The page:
The big surf of the past week has completely rearranged the beach in San Clemente, creating lots of great structure, especially at the south end of
town where the shoreline bends around to San Mateo Point and the Nixon Western White House.
I hit the suds at first light this morning at La Riviera, and worked into the sun on a reverse wade, probing any likely dark (deep) spots. It was pretty slow going for the first hour or so with all the water in the beach, but a little more daylight and some pull off the beach finally got the fish biting. A tandem of surfworm dropper and a white Clouser point-fly did most of the damage early on, with a couple rips holding pancake halibut. There was no definite preference for either fly, so long as you went deep and slow across the right-to-left current.
I expected to find yellowfin croaker on the gravel bars, but was pleasantly surprised to jump several schools of bared surf perch, waiting on both sides of the points extending offshore. No “doubles,” but it was good to see our old friends back, most of them hand-size. Could it be that they will return in numbers this year?
Past San Clement State Park, the beach got lots steeper, and the holes and rips even larger! You definitely will find this tough (and dangerous) going if the surf gets up to more than 3’. Despite the “big water,” the butts that came to hand were still on the short side.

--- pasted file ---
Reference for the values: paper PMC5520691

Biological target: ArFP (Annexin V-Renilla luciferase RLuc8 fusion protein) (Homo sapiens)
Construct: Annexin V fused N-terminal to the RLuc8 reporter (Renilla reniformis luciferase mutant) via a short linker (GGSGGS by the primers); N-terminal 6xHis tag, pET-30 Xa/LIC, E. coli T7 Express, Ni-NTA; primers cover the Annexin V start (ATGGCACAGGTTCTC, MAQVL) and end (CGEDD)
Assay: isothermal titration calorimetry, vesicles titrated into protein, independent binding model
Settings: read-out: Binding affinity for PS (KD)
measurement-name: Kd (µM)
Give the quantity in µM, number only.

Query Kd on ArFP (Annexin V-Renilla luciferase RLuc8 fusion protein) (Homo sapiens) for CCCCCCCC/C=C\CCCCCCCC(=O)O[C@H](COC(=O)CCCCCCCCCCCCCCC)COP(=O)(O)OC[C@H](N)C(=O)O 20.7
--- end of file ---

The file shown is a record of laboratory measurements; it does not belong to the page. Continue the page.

I was a little late getting down to the reef at the point, but there was still plenty going on when I did, and the water visibility was good to excellent. As the tide continued to drain the beach, definite lanes began to develop, connecting deep, rocky bottom with sand bars. A few more short halibut and perch kept it interesting , and then wham, I get rocked hard and line is peeling off the reel. At first it felt like a good “butt,” but the fish’s speed of departure suggesting something else. In the end, a nice, heavy 26” corbina surrendered for a photo op.. Very unusual to see such green hues on a bean, but he blended in well with the rocky areas.
I spotted several more cruising corbina, but sight-fishing them with a 13’, 8 wt. spey rod is next to impossible, especially with 26’ of T-14
shooting head and monofilament running line. Called it a day at 3pm after studying and making some more notes of additional rips on the long walk
back to the car.
Conditions: Water temperature- 59-61*F. Water visibility- good to excellent; better as the tide ebbed out. Weather- 39*F, up to 61*F, with bright sunny skies. Surf- 1-2’, at 7-8 seconds. Flies- size 4 surfworms, weighted and unweighted. 2-3” Clousers, white/white, olive/white.
Sweet outing. Encouraging to see some nice fish coming out of the SoCal surf at this time of the year.
The green bean color is reminiscent of them Molokai bonefish.......interesting!
Happy New Year Kim. Keep hooking them up! Lew
Happy New Year Kim! Fun report. What are the rubber bands on the rod handle for - I assume keeping rod pieces together when disassembled?
The rubber bands have two purposes: they double to keep all the rod pieces together when moving about; as you observed; but are primarily there to provide friction to help grip monofilament running lines (e.g. Rio Slickshooter, OPST Lazar line, etc.) when Skagit casting - they’re a bear to hold on to when it gets icy. Great observation! :)